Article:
The Court of Chancery recently granted advancement of fees in Harrison v. Quivus Sys., Inc., C.A. No. 12084-VCMR (Del. Ch. Aug. 5, 2016) (TRANSCRIPT), based on the more flexible language of the Delaware LLC Act as compared with the more rigid structure of the Delaware General Corporation Law.

Background: Plaintiff John E. Harrison formed a joint venture with Prince Bander Bin Adbulla Bin Mohammed Al-Saud of Saudi Arabia in 2007. The name of the entity was Quivus Systems, Inc. (“Quivus”). Quivus was formed under the Delaware LLC Act and included advancement rights to members or managers of the company (and their heirs, estate, personal representative, or administrators) to the fullest extent allowed under Delaware law.
After the business relationship between Harrison and Prince Bander broke down, Harrison was removed from his position as CEO in 2014. One year later, Prince Bander filed a lawsuit against Harrison in Washington, D.C., alleging claims of mismanagement, incompetence, and corporate malfeasance while Harrison was serving as the CEO. Harrison sent a letter to Quivus demanding advancement of fees to defend the charges against him and Quivus refused. Harrison then filed this action in the Delaware Court of Chancery.
Analysis: The court began its analysis by observing that this case was not a normal, run-of-the-mill advancement action because it was being brought under the more flexible Delaware LLC Act and not under § 145 of the Delaware General Corporation Law. The significant difference between the two statutes is that advancement under the DGCL normally hinges on whether the defendant is being sued “by reason of the fact” that he took action in his official corporate capacity. Under the Delaware LLC Act, however, advancement and indemnification is available for “any and all claims and demands whatsoever.”
Defendants asserted that notwithstanding this broad language, Harrison did not have advancement rights because he was sued a year after being removed as the CEO. The court rejected that argument because it stated, “If nothing else, Harrison was a present manager when he was CEO of the company and when the events underlying the . . . action occurred.”
The court also found that the defendants’ interpretation improperly ignored the advancement clause’s language that future managers are owed rights. The court found that this rejected logic of the company was reminiscent of the movie Spaceballs, in that the company argued Harrison “could be a present manager in the past, but not in the present,” for the purpose of advancement. The court also reiterated Delaware’s public policy of respecting advancement rights to encourage qualified persons to serve as corporate directors without the ever-present threat of having to fund a lawsuit to defend themselves.
Finally, the court held that in light of Harrison’s success, he was entitled to attorneys’ fees on top of his advancement fees, more commonly known as fees on fees.

Generally, a successful claim for advancement of legal fees for a former director or officer entitles the prevailing party to “fees on fees” incurred for obtaining the favorable ruling. A recent ruling from the newest member of the Delaware Court of Chancery explains the limitations or the contours of that general rule. In Wong v. USES Holding Corp., C.A. No. 11475-VCS (Del. Ch. April 5, 2016)(“Wong II“), the court denied a motion for reargument of a prior ruling on that issue by the most recently retired member of the court. Wong v. USES Holding Corp., C.A. No. 11475-VCN (Del. Ch. Feb. 26, 2016)(“Wong I“).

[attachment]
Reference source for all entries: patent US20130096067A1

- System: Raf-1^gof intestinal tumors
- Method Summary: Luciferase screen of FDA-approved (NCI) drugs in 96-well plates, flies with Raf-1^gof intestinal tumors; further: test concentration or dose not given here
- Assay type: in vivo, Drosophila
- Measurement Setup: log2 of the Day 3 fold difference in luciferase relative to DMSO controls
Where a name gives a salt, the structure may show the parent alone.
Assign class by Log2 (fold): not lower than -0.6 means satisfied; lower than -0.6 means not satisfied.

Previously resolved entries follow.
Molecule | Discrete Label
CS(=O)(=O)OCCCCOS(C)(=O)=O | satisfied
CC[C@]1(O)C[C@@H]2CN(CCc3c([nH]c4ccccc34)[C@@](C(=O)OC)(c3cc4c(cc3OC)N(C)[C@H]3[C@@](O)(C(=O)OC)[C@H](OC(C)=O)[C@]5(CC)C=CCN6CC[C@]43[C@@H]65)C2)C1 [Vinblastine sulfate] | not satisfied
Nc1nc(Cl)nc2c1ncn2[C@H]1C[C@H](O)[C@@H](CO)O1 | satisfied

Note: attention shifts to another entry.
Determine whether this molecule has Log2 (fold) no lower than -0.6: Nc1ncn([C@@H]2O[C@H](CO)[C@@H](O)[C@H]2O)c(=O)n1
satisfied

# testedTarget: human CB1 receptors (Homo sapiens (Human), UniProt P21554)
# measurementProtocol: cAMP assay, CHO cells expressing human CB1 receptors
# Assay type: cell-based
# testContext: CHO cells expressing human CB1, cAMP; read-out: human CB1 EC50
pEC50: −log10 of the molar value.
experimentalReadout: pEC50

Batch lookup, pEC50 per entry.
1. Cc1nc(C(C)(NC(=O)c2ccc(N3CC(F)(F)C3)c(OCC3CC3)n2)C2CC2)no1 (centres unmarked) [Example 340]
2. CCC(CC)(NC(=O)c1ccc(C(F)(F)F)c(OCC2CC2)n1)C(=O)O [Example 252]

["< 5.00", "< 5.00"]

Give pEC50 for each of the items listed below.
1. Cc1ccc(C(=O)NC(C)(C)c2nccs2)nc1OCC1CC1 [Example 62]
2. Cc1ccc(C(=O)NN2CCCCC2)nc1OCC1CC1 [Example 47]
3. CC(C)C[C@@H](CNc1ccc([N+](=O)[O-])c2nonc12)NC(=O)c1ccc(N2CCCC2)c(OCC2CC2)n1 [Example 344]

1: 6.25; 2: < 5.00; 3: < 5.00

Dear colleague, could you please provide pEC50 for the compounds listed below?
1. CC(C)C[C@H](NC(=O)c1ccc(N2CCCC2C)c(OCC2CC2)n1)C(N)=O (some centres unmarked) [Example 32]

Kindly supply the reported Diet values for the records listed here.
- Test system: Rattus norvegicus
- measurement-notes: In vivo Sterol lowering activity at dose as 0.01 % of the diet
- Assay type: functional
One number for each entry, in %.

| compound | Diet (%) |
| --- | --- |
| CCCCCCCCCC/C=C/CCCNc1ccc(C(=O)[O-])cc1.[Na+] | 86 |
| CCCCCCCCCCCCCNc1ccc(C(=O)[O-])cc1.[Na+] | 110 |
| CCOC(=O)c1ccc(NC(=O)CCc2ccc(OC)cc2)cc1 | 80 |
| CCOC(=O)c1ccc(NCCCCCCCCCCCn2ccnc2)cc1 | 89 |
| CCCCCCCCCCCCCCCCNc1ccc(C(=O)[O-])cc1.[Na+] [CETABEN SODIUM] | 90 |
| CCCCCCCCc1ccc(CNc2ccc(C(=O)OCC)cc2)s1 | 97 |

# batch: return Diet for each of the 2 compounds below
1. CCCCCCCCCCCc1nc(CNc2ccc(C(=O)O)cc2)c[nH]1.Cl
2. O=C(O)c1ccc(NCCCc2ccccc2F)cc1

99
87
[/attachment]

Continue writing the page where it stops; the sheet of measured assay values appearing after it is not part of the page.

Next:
This useful decision concerning this perennial issue in corporate litigation can be most easily highlighted by noting that the issue addressed was: when the “fees on fees” started to accrue. After a thoughtful review of both the controlling bylaws and DGCL Section 145 (e), the court reasoned that the obligation of the corporation to advance fees, and thus the triggering of the fees on fees, did not commence until the required undertaking by the former officer was submitted.

This pithy decision deserves a place in my annually updated chapter in a book published by the ABA that provides an annual review of the key decisions from Delaware and around the country on the topic of advancement and indemnification of directors and officers. The 2016 edition with 2015 cases is expected to be available imminently from the ABA and was co-written by yours truly along with my colleagues Gary Lipkin and Aimee Czachorowski. Information about the last publication is available at this link.

Supplement: Frank Reynolds of Thomson Reuters has published an article about this case that provides more factual background and practical insights.

Advancement of fees to corporate directors has been the focus of many decisions of Delaware’s Supreme Court and Court of Chancery that have been highlighted on these pages over the last ten years. Both the statute and the cases that interpret them are often counterintuitive and one of the more vexing aspects of corporate litigation.

The point of this post is to feature a recent Order from the Court of Chancery that presented a novel approach to advancement disputes which one member of the Court referred to as the bane of his existence. Courtesy of The Chancery Daily, a highly respected subscription service that covers every aspect of activity in the Delaware Court of Chancery in an unparalleled manner, we have an Order in the matter of Colaco v. Cavotec Inet US, Inc., C.A. No. 10925-VCL, Order (June 1, 2015), which required counsel to meet and confer over “lunch or dinner” in order to try to resolve any disputes regarding the fees to be advanced. Brilliant idea in my view. That Order also provides for a procedure that the lawyers and parties need to follow to “tee up” and otherwise refine and clarify issues that arise in connection with the amount of fees that are payable.

A major issue that often arises, even when advancement has been ordered, is what fee amounts are payable when work performed may not be easily allocated, for example when some parts of litigation are covered by advancement and some are not.